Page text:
AI Super-Human Eye Brings Scientists One Step Closer to Understanding the Most Complicated and Mysterious Dimension of Our Existence

Bionic Eye Technology Concept

Kyushu University researchers introduced QDyeFinder, an AI tool that enhances neuron mapping in the brain by using advanced color-coding and machine-learning, showing potential for broader applications in biology.

Researchers have developed QDyeFinder, an AI pipeline that can untangle and reconstruct the dense neuronal networks of the brain.

The brain is the most complex organ ever created. Its functions are supported by a network of tens of billions of densely packed neurons, with trillions of connections exchanging information and performing calculations. Trying to understand the complexity of the brain can be dizzying. Nevertheless, if we ever hope to understand how the brain works, we need to be able to map neurons and study how they are wired.

Now, publishing in Nature Communications, researchers from Kyushu University have developed a new AI tool, which they call QDyeFinder, that can automatically identify and reconstruct individual neurons from images of the mouse brain. The process involves tagging neurons with a super-multicolor labeling protocol, and then letting the AI automatically identify the neuron’s structure by matching similar color combinations.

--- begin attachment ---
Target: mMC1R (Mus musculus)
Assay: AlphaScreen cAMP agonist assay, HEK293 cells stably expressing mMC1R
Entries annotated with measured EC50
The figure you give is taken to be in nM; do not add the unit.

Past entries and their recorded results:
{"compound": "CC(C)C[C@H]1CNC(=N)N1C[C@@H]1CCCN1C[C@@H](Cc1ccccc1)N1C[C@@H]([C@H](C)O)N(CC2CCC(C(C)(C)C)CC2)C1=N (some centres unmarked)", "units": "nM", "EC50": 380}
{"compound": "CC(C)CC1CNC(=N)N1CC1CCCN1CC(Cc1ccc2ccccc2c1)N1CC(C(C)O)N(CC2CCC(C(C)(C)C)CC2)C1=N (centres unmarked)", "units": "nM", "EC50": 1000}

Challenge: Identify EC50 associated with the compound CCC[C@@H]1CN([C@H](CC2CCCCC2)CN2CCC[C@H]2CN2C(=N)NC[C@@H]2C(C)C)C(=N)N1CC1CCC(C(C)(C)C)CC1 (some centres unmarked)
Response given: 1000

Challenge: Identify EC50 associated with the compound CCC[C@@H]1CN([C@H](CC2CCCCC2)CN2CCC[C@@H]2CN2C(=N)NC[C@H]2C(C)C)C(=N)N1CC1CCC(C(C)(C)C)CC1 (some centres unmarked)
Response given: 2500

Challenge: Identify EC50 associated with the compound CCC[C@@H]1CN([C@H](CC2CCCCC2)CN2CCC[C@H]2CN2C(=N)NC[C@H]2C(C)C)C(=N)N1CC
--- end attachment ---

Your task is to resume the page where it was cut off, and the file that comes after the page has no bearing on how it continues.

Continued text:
Mouse Cortical Layer Pyramidal Neurons

Credit: Kyushu University/Takeshi Imai

Challenges in Neuron Mapping

“One of the biggest challenges in neuroscience is trying to map the brain and its connections. However, because neurons are so densely packed, it’s very difficult and time-consuming to distinguish neurons with their axons and dendrites—the extensions that send and receive information from other neurons—from each other,” explains Professor Takeshi Imai of the Graduate School of Medical Sciences, who led the study. “To put it into perspective axons and dendrites are only about a micrometer thick, that’s 100 times thinner than a standard strand of human hair, and the space between them is smaller.”

One strategy for identifying neurons is to tag the cell with a fluorescent protein of a specific color. Researchers could then trace that color and reconstruct the neuron and its axons. By expanding the range of colors, more neurons could be traced at once. In 2018, Imai and his team developed Tetbow, a system that could brightly color neurons with the three primary colors of light.


Mouse cortical layer 2/3 pyramidal neurons were labeled with 7-color Tetbow. A combination of 7 fluorescent proteins (mTagBFP2, mTurquoise2, mAmetrine1.1, mNeonGreen, Ypet, mRuby3, tdKatushka2) was used to visualize the dense wiring of neurons. The 7-channel images were then analyzed by the QDyeFinder program to reveal the wiring patterns of individual neurons. Credit: Kyushu University/Takeshi Imai

“An example I like to use is the map of the Tokyo subway lines. The system spans 13 lines, 286 stations, and across over 300 km. On the subway map each line is color-coded, so you can easily identify which stations are connected,” explains Marcus N. Leiwe one of the first authors of the paper and Assistant Professor at the time. “Tetbow made tracing neurons and finding their connections much easier.”